Transfer funds to your Canadian banking account. When you arrive you may be asked by the immigration authorities to prove that you have the required funds to support yourself and your family. Already having the funds in your Canadian banking account will make this easiery. to your Canadian banking account. When you arrive you may be asked by the immigration authorities to prove that you have the required funds to support yourself and your family. Already having the funds in your Canadian banking account will make this easier.
Check how much money you will be bringing into Canada in the form of cash, cheques, travellers’ cheques, money orders, bankers’ drafts, stocks, bonds, debentures or treasury bills. You must report amounts of $10,000 or more, whether in Canadian dollars or the equivalent amount in your country’s currency, to Canada Border Services Agency when you enter Canada.

Living

Provide your temporary address and contact information to parents, family and friends.
Make sure your address book is up-to-date so you can stay in touch with friends and family back home.
Gather important documents together in a safe place, to carry with you when you move, including: school transcripts; driver’s licence and International Driving Permit (IDP) if available in your country (not available in China). You might want to enclose these in a folder or booklet with plastic jackets to protect them while providing easy access.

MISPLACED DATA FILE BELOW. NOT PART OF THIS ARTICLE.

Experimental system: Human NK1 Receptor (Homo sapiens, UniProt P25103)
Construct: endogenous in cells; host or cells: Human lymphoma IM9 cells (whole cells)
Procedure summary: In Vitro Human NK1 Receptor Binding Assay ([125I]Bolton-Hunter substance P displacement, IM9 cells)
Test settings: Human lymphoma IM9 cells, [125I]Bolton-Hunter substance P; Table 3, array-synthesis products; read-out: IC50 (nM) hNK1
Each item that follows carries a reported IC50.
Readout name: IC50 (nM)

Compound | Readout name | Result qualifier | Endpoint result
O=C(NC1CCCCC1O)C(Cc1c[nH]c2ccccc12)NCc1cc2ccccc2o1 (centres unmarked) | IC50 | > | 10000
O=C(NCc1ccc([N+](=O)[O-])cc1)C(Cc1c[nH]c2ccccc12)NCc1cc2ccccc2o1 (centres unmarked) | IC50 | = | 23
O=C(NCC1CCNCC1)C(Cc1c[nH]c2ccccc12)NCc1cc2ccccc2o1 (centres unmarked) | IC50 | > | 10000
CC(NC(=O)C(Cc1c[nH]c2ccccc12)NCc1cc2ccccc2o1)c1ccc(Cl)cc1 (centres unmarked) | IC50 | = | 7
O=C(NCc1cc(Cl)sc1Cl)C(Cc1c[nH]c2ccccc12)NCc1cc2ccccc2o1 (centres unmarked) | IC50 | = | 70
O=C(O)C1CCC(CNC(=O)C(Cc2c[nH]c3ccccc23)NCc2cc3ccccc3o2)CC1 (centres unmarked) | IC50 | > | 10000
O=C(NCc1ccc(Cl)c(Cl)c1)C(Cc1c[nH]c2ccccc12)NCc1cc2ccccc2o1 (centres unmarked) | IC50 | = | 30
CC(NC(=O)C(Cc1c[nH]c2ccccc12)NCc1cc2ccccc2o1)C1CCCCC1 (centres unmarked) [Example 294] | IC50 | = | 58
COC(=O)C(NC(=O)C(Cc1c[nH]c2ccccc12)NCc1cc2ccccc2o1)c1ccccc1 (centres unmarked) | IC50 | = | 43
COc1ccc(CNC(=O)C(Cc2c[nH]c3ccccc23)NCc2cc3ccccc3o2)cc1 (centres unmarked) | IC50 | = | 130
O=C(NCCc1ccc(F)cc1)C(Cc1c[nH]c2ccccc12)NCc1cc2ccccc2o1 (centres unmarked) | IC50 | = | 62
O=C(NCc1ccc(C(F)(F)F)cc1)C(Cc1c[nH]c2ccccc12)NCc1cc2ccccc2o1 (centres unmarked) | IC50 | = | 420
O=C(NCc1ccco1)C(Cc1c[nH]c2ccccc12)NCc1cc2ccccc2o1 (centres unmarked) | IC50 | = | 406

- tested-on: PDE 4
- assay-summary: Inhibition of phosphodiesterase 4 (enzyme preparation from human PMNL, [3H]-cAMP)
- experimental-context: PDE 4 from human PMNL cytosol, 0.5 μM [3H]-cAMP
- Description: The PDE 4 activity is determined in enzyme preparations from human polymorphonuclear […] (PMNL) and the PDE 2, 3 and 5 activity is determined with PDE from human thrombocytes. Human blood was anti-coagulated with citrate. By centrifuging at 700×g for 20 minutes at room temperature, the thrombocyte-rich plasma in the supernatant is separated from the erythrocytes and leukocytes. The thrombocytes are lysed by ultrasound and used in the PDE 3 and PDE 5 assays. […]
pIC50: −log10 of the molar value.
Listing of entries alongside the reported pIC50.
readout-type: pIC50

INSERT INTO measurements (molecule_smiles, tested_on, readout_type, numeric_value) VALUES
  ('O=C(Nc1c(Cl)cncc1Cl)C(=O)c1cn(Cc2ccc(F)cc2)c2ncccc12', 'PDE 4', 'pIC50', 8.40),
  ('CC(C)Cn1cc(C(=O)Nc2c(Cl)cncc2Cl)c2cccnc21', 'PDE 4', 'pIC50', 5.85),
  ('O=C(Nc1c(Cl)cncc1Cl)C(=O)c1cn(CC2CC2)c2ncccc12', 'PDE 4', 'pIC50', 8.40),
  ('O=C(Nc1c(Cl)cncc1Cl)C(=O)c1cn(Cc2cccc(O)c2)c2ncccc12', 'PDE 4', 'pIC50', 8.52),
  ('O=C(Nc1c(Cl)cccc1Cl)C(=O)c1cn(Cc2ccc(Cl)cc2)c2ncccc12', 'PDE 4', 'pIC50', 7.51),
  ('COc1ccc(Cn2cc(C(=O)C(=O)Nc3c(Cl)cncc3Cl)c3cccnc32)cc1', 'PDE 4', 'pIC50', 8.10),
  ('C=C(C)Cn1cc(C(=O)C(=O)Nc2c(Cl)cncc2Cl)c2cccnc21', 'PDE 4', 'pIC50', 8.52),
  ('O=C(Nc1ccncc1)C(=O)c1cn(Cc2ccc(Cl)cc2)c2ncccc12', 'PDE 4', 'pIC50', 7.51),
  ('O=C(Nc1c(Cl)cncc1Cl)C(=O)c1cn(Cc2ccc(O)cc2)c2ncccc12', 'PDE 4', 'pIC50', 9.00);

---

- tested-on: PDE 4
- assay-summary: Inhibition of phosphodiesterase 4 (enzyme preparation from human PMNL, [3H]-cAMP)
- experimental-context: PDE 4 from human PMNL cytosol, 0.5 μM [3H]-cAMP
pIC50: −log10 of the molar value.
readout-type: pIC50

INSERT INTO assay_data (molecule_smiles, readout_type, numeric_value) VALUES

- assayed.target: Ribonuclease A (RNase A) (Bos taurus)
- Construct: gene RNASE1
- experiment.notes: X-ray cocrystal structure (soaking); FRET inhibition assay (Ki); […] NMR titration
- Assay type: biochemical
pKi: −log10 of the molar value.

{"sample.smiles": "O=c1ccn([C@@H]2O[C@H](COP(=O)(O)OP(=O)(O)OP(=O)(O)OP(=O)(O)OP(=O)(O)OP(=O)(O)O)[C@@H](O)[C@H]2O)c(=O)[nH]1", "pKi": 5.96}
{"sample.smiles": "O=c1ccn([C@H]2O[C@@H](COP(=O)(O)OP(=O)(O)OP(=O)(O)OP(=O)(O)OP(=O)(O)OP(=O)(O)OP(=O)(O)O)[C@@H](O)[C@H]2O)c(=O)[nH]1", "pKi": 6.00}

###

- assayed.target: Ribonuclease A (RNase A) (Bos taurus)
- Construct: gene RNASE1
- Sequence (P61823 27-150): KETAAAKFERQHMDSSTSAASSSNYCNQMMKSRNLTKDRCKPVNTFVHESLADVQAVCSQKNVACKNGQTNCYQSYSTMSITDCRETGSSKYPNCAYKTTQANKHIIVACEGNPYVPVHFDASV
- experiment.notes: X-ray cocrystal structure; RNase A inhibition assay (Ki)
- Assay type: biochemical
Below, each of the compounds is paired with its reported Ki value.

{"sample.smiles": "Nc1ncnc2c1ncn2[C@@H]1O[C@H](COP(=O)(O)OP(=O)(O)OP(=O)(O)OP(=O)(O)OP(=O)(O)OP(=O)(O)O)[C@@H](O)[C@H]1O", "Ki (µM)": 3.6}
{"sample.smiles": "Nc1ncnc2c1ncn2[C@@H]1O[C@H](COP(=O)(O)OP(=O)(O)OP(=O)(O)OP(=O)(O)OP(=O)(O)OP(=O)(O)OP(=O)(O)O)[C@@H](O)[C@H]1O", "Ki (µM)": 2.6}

Photocopy all important documents in case the originals are lost and keep them in a safe place separate from the originals.
Obtain a six months’ supply of any medications you take, since the cost of medication in Canada is often higher and you will not have insurance to cover the costs right away. You also may not get exactly the same brands that you are accustomed to taking.
Make sure you are covered by adequate medical insurance, either your own private insurance or then through the university. Your university will often require that you have some medical insurance coverage before you start your school year.

Working

If you plan to work, contact your school about on-campus and off-campus employment opportunities.